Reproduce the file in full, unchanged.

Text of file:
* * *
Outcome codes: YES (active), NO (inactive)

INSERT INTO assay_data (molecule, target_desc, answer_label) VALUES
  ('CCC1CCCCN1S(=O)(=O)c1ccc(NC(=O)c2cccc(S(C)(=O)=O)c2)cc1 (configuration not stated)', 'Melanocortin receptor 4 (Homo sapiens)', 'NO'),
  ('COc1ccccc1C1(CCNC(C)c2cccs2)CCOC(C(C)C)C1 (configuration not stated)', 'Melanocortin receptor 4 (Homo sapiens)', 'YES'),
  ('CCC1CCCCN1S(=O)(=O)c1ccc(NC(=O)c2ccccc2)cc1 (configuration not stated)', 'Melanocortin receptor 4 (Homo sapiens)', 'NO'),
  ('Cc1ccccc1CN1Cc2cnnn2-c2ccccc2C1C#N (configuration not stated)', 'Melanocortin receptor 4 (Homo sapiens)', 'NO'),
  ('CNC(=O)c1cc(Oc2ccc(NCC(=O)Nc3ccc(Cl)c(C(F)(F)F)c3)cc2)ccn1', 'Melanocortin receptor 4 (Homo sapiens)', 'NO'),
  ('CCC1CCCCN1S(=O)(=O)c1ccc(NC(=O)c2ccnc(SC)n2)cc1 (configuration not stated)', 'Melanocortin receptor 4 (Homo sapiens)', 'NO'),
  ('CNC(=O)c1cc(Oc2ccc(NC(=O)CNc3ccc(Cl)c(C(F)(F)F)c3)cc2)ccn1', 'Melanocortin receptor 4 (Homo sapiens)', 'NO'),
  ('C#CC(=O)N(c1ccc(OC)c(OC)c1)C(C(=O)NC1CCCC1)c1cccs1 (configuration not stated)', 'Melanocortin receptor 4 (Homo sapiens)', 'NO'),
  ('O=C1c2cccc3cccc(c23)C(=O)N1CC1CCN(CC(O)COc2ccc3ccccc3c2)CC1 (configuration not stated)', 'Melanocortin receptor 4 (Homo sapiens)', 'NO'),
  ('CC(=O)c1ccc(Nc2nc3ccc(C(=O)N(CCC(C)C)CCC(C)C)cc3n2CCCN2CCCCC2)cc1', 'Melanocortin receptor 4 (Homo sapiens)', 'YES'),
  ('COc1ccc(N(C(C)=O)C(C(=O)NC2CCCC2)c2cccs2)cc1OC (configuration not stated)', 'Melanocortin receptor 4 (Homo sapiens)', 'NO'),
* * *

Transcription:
Outcome codes: YES (active), NO (inactive)

INSERT INTO assay_data (molecule, target_desc, answer_label) VALUES
  ('CCC1CCCCN1S(=O)(=O)c1ccc(NC(=O)c2cccc(S(C)(=O)=O)c2)cc1 (configuration not stated)', 'Melanocortin receptor 4 (Homo sapiens)', 'NO'),
  ('COc1ccccc1C1(CCNC(C)c2cccs2)CCOC(C(C)C)C1 (configuration not stated)', 'Melanocortin receptor 4 (Homo sapiens)', 'YES'),
  ('CCC1CCCCN1S(=O)(=O)c1ccc(NC(=O)c2ccccc2)cc1 (configuration not stated)', 'Melanocortin receptor 4 (Homo sapiens)', 'NO'),
  ('Cc1ccccc1CN1Cc2cnnn2-c2ccccc2C1C#N (configuration not stated)', 'Melanocortin receptor 4 (Homo sapiens)', 'NO'),
  ('CNC(=O)c1cc(Oc2ccc(NCC(=O)Nc3ccc(Cl)c(C(F)(F)F)c3)cc2)ccn1', 'Melanocortin receptor 4 (Homo sapiens)', 'NO'),
  ('CCC1CCCCN1S(=O)(=O)c1ccc(NC(=O)c2ccnc(SC)n2)cc1 (configuration not stated)', 'Melanocortin receptor 4 (Homo sapiens)', 'NO'),
  ('CNC(=O)c1cc(Oc2ccc(NC(=O)CNc3ccc(Cl)c(C(F)(F)F)c3)cc2)ccn1', 'Melanocortin receptor 4 (Homo sapiens)', 'NO'),
  ('C#CC(=O)N(c1ccc(OC)c(OC)c1)C(C(=O)NC1CCCC1)c1cccs1 (configuration not stated)', 'Melanocortin receptor 4 (Homo sapiens)', 'NO'),
  ('O=C1c2cccc3cccc(c23)C(=O)N1CC1CCN(CC(O)COc2ccc3ccccc3c2)CC1 (configuration not stated)', 'Melanocortin receptor 4 (Homo sapiens)', 'NO'),
  ('CC(=O)c1ccc(Nc2nc3ccc(C(=O)N(CCC(C)C)CCC(C)C)cc3n2CCCN2CCCCC2)cc1', 'Melanocortin receptor 4 (Homo sapiens)', 'YES'),
  ('COc1ccc(N(C(C)=O)C(C(=O)NC2CCCC2)c2cccs2)cc1OC (configuration not stated)', 'Melanocortin receptor 4 (Homo sapiens)', 'NO'),